Physical Parameters Of T Dwarfs Derived From High-Resolution Near-Infrared Spectra


Stars: atmosphers; Stars: fundamental parameters; Stars: low-mass, brown dwarfs


Aims. We determine the effective temperature, surface gravity and projected rotational velocity of nine T dwarfs from the comparison of high-resolution near-infrared spectra and synthetic models, and estimate the mass and age of the objects from state-of-the-art models. Methods. We use the AMES-COND cloudless solar metallicity models provided by the PHOENIX code to match the spectra of nine T-type field dwarfs observed with the near-infrared high-resolution spectrograph NIRSPEC using ten echelle orders to cover part of the J band from 1.147 to 1.347 μm with a resolving power R ∼ 20 000. The projected rotational velocity, effective temperature and surface gravity of the objects are determined based on the minimum root mean square of the differences between the modelled and observed relative fluxes. Estimates of the mass and age of the objects are obtained from effective temperature-surface gravity diagrams, where our results are compared with existing solar metallicity models.Results. The modelled spectra reproduce quite well the observed features for most of the T dwarfs, with effective temperatures in the range of 922-1009 K, and surface gravities between 10 4.1 and 10 4.9 cm s -1. Our results support the assumption of a dust free atmosphere for T dwarfs later than T5, where dust grains form and then gravitationally sediment into the low atmosphere. The modelled spectra do not accurately mimic some individual very strong lines like the K i doublet at 1.2436 and 1.2525 μm. Our modelled spectra does not match well the observed spectra of the two T dwarfs with earlier spectral types, namely SDSSp J125453.90-012247.4 (T2) and 2MASS J05591914-1404488 (T4.5), which is likely due to the presence of condensate clouds that are not incorporated in the models used here. By comparing our results and their uncertainties to evolutionary models, we estimate masses in the interval ≈5-75 M j for T dwarfs later than T5, which are in good agreement with those found in the literature. We found apparent young ages that are typically between 0.1 and a few Gyr for the same T dwarfs, which is consistent with recent kinematical studies. © 2009 ESO.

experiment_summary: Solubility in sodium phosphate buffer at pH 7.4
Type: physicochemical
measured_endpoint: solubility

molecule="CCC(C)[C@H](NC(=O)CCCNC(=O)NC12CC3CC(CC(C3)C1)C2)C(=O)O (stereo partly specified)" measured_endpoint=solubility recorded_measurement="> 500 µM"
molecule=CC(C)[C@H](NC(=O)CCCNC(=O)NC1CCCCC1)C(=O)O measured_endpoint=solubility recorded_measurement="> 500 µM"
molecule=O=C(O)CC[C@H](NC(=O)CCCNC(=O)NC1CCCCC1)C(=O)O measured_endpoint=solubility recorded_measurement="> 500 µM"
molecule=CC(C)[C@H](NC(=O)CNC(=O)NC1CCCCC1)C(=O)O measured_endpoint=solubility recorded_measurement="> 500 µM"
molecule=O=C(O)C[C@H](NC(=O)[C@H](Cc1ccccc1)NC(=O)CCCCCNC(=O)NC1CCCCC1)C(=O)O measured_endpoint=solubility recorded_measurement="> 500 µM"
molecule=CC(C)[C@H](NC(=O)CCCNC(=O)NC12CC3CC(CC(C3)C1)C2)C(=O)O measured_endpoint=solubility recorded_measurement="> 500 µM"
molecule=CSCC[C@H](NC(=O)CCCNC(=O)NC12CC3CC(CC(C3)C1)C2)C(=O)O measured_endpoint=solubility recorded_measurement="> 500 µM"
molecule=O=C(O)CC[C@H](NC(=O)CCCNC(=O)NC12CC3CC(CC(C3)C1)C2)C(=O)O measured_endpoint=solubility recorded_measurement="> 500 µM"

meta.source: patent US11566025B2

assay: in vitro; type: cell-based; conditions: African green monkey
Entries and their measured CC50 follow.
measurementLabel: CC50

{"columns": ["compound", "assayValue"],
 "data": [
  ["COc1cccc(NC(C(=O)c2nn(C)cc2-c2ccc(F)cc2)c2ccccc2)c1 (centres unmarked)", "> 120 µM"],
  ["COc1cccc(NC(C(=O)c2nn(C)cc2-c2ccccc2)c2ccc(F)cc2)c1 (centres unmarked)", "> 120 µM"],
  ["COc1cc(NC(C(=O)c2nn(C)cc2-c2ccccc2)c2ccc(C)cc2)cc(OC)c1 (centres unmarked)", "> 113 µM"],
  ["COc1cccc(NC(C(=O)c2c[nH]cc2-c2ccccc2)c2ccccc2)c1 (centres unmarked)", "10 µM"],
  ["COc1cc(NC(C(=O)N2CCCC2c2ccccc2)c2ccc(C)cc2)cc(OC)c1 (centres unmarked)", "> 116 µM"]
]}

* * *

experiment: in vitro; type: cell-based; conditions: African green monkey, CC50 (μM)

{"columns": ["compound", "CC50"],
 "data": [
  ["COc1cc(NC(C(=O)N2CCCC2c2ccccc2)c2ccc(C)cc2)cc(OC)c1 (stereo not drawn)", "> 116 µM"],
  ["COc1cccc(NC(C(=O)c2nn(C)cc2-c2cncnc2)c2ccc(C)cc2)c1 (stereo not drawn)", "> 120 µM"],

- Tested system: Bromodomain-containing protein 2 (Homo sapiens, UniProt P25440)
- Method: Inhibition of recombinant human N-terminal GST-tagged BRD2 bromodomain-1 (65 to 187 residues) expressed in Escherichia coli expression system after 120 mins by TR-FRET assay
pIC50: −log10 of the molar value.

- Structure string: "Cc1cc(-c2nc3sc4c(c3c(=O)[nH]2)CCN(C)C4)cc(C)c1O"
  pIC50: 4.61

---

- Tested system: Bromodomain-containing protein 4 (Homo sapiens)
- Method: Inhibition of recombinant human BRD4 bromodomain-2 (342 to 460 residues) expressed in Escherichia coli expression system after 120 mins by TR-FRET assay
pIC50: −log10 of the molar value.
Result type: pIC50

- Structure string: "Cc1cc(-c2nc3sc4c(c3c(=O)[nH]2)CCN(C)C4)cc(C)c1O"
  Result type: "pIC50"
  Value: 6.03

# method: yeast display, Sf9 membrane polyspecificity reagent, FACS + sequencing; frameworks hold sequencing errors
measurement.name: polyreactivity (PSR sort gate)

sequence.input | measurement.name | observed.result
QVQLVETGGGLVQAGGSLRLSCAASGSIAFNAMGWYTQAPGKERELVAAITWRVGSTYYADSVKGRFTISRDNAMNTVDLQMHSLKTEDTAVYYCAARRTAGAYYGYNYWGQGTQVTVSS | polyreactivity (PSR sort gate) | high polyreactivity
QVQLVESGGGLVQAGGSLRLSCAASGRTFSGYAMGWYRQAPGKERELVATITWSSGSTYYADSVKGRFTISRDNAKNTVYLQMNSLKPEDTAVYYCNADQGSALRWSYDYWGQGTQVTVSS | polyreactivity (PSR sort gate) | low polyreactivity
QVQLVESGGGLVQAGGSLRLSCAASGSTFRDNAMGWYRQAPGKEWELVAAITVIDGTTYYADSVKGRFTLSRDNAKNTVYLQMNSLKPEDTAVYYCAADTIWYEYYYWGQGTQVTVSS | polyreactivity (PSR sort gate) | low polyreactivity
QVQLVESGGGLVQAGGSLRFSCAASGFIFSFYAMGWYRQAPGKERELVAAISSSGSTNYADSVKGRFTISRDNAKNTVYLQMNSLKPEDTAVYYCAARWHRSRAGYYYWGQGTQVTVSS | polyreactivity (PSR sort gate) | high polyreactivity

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Astronomy and Astrophysics





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70349677067 (Scopus)

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